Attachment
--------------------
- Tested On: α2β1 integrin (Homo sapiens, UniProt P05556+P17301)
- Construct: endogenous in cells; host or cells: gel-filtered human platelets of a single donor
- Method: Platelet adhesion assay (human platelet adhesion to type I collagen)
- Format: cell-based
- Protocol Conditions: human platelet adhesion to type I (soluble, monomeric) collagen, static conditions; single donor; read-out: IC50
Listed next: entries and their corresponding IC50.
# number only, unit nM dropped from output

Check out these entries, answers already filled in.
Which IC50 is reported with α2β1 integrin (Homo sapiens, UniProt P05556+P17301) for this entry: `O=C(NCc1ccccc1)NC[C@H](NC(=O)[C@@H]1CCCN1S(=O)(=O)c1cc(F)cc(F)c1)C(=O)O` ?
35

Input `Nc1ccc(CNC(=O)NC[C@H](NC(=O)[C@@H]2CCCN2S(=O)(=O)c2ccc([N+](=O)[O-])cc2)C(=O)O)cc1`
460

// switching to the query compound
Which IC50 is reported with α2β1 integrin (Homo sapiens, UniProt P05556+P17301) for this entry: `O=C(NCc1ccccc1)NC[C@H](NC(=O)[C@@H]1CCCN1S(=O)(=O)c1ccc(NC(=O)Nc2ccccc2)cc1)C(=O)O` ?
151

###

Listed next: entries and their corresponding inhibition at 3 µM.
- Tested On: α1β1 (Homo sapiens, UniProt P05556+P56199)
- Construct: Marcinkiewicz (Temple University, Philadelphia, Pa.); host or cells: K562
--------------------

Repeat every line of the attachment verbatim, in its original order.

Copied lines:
- Tested On: α2β1 integrin (Homo sapiens, UniProt P05556+P17301)
- Construct: endogenous in cells; host or cells: gel-filtered human platelets of a single donor
- Method: Platelet adhesion assay (human platelet adhesion to type I collagen)
- Format: cell-based
- Protocol Conditions: human platelet adhesion to type I (soluble, monomeric) collagen, static conditions; single donor; read-out: IC50
Listed next: entries and their corresponding IC50.
# number only, unit nM dropped from output

Check out these entries, answers already filled in.
Which IC50 is reported with α2β1 integrin (Homo sapiens, UniProt P05556+P17301) for this entry: `O=C(NCc1ccccc1)NC[C@H](NC(=O)[C@@H]1CCCN1S(=O)(=O)c1cc(F)cc(F)c1)C(=O)O` ?
35

Input `Nc1ccc(CNC(=O)NC[C@H](NC(=O)[C@@H]2CCCN2S(=O)(=O)c2ccc([N+](=O)[O-])cc2)C(=O)O)cc1`
460

// switching to the query compound
Which IC50 is reported with α2β1 integrin (Homo sapiens, UniProt P05556+P17301) for this entry: `O=C(NCc1ccccc1)NC[C@H](NC(=O)[C@@H]1CCCN1S(=O)(=O)c1ccc(NC(=O)Nc2ccccc2)cc1)C(=O)O` ?
151

###

Listed next: entries and their corresponding inhibition at 3 µM.
- Tested On: α1β1 (Homo sapiens, UniProt P05556+P56199)
- Construct: Marcinkiewicz (Temple University, Philadelphia, Pa.); host or cells: K562